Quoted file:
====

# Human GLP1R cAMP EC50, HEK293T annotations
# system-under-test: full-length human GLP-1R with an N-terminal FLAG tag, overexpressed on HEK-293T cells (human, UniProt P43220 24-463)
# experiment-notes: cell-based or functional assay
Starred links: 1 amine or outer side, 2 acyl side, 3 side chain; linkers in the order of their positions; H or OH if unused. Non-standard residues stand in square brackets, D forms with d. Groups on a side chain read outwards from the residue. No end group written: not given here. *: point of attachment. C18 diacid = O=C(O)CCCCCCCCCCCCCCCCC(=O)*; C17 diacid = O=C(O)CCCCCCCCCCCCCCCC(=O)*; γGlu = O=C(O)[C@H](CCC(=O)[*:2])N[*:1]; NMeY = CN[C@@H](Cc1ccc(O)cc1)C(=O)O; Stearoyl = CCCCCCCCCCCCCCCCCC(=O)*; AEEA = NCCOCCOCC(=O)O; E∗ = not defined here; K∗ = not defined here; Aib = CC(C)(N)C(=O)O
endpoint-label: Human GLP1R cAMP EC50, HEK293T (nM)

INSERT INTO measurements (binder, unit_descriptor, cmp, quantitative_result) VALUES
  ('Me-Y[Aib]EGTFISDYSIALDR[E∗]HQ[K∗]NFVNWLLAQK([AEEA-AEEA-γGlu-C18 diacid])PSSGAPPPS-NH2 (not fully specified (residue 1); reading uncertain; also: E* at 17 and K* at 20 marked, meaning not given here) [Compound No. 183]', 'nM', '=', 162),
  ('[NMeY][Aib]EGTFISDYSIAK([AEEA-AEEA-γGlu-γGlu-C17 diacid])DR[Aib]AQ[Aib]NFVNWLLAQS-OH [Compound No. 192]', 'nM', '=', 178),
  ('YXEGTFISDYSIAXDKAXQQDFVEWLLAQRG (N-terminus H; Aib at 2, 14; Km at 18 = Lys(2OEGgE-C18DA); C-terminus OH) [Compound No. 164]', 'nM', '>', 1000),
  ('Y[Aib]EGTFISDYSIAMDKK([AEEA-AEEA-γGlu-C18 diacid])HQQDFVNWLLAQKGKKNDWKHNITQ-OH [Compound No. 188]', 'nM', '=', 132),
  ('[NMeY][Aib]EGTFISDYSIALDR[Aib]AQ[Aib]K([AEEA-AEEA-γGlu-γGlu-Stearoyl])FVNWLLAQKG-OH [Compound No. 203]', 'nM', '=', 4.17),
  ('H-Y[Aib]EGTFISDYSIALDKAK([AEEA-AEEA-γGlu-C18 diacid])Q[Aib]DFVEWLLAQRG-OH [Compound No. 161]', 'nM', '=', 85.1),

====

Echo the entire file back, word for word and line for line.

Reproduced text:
# Human GLP1R cAMP EC50, HEK293T annotations
# system-under-test: full-length human GLP-1R with an N-terminal FLAG tag, overexpressed on HEK-293T cells (human, UniProt P43220 24-463)
# experiment-notes: cell-based or functional assay
Starred links: 1 amine or outer side, 2 acyl side, 3 side chain; linkers in the order of their positions; H or OH if unused. Non-standard residues stand in square brackets, D forms with d. Groups on a side chain read outwards from the residue. No end group written: not given here. *: point of attachment. C18 diacid = O=C(O)CCCCCCCCCCCCCCCCC(=O)*; C17 diacid = O=C(O)CCCCCCCCCCCCCCCC(=O)*; γGlu = O=C(O)[C@H](CCC(=O)[*:2])N[*:1]; NMeY = CN[C@@H](Cc1ccc(O)cc1)C(=O)O; Stearoyl = CCCCCCCCCCCCCCCCCC(=O)*; AEEA = NCCOCCOCC(=O)O; E∗ = not defined here; K∗ = not defined here; Aib = CC(C)(N)C(=O)O
endpoint-label: Human GLP1R cAMP EC50, HEK293T (nM)

INSERT INTO measurements (binder, unit_descriptor, cmp, quantitative_result) VALUES
  ('Me-Y[Aib]EGTFISDYSIALDR[E∗]HQ[K∗]NFVNWLLAQK([AEEA-AEEA-γGlu-C18 diacid])PSSGAPPPS-NH2 (not fully specified (residue 1); reading uncertain; also: E* at 17 and K* at 20 marked, meaning not given here) [Compound No. 183]', 'nM', '=', 162),
  ('[NMeY][Aib]EGTFISDYSIAK([AEEA-AEEA-γGlu-γGlu-C17 diacid])DR[Aib]AQ[Aib]NFVNWLLAQS-OH [Compound No. 192]', 'nM', '=', 178),
  ('YXEGTFISDYSIAXDKAXQQDFVEWLLAQRG (N-terminus H; Aib at 2, 14; Km at 18 = Lys(2OEGgE-C18DA); C-terminus OH) [Compound No. 164]', 'nM', '>', 1000),
  ('Y[Aib]EGTFISDYSIAMDKK([AEEA-AEEA-γGlu-C18 diacid])HQQDFVNWLLAQKGKKNDWKHNITQ-OH [Compound No. 188]', 'nM', '=', 132),
  ('[NMeY][Aib]EGTFISDYSIALDR[Aib]AQ[Aib]K([AEEA-AEEA-γGlu-γGlu-Stearoyl])FVNWLLAQKG-OH [Compound No. 203]', 'nM', '=', 4.17),
  ('H-Y[Aib]EGTFISDYSIALDKAK([AEEA-AEEA-γGlu-C18 diacid])Q[Aib]DFVEWLLAQRG-OH [Compound No. 161]', 'nM', '=', 85.1),